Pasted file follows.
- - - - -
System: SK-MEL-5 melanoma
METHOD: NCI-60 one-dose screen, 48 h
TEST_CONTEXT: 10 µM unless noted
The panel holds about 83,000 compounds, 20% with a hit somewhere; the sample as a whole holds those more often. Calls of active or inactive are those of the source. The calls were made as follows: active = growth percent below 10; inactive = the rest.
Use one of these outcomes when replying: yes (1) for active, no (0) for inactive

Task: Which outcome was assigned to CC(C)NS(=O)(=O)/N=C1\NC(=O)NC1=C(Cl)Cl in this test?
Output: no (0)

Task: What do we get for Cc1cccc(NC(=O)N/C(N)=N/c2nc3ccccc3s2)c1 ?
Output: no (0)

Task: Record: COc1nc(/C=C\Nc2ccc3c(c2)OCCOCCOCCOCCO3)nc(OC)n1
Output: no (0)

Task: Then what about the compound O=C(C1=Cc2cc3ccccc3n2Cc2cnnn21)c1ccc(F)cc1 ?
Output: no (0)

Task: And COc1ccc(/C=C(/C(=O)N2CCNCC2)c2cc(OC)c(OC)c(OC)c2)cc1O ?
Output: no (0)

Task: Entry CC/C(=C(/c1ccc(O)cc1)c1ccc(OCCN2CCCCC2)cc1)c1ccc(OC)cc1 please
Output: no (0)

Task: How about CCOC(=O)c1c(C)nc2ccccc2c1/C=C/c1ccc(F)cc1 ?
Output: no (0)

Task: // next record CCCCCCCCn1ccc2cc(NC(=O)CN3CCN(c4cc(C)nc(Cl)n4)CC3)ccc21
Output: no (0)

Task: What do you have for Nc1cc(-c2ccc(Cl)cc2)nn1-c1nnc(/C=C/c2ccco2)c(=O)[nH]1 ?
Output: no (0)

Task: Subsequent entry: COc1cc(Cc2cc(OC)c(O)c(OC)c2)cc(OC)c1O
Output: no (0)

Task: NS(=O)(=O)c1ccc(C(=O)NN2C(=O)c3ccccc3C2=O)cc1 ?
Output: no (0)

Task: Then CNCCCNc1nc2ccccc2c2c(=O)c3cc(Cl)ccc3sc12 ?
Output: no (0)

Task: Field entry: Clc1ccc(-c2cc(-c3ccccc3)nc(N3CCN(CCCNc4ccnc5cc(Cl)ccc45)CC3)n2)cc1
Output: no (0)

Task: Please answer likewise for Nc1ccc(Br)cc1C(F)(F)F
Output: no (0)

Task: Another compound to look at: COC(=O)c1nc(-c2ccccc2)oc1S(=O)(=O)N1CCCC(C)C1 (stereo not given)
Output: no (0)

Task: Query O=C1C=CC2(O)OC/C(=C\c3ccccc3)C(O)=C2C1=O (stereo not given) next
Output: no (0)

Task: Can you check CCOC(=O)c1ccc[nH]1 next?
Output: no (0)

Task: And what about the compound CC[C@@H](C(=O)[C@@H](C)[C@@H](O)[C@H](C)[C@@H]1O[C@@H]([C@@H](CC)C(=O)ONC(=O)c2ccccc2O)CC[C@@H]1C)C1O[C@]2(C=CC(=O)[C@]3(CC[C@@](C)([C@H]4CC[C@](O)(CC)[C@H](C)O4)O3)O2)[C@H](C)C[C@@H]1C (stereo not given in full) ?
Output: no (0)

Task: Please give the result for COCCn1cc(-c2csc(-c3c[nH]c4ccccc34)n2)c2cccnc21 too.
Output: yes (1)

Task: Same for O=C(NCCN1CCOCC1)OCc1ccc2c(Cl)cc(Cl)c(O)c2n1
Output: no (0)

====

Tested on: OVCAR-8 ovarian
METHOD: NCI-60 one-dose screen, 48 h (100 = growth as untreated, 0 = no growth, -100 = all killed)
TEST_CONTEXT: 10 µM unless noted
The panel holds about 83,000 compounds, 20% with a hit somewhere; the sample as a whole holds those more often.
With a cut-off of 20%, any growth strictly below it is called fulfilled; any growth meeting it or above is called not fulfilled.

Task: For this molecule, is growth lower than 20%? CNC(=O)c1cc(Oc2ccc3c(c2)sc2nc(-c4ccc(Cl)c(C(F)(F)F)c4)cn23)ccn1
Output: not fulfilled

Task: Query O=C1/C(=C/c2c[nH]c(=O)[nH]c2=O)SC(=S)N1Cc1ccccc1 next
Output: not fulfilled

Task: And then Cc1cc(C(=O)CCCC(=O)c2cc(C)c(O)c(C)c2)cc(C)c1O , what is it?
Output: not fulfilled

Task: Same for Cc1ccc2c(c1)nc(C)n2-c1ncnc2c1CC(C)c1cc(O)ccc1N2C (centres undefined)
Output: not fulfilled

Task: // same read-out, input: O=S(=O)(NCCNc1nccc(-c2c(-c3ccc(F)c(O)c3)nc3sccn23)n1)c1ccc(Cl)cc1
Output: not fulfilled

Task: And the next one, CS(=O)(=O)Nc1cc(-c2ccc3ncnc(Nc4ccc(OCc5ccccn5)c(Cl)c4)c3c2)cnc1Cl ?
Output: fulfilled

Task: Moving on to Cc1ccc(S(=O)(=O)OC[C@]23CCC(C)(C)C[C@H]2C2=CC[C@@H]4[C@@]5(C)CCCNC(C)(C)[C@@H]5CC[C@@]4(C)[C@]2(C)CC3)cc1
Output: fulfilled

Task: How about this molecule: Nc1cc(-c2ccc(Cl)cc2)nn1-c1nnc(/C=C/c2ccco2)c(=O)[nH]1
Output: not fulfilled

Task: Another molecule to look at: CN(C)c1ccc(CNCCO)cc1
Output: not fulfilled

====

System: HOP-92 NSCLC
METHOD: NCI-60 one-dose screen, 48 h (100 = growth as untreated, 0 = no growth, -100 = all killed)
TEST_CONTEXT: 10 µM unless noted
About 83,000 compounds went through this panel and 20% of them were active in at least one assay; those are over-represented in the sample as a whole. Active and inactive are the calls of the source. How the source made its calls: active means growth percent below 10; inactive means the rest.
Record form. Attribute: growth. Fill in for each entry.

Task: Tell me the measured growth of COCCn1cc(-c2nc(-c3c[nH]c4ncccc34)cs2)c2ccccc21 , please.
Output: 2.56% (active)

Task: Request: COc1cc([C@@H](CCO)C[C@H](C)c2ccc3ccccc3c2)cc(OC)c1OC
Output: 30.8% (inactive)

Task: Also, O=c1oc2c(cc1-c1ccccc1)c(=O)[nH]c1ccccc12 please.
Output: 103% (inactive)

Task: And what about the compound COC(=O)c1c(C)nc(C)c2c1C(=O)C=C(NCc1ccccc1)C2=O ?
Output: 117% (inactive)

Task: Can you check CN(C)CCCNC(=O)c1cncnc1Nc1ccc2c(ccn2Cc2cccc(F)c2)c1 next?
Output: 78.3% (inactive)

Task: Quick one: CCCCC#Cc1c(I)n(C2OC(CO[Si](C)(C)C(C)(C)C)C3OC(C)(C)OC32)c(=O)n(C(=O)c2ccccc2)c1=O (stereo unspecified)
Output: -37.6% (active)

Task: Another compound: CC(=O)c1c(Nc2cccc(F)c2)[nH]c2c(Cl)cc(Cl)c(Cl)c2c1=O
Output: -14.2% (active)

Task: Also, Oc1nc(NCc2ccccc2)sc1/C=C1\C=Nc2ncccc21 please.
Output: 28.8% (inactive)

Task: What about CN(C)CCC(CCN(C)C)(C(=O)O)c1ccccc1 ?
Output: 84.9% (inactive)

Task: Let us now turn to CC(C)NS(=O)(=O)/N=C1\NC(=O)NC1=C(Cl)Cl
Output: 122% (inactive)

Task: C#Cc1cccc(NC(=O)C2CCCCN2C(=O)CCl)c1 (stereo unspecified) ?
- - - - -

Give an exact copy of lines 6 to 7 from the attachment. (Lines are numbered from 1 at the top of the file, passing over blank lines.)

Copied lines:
Task: Which outcome was assigned to CC(C)NS(=O)(=O)/N=C1\NC(=O)NC1=C(Cl)Cl in this test?
Output: no (0)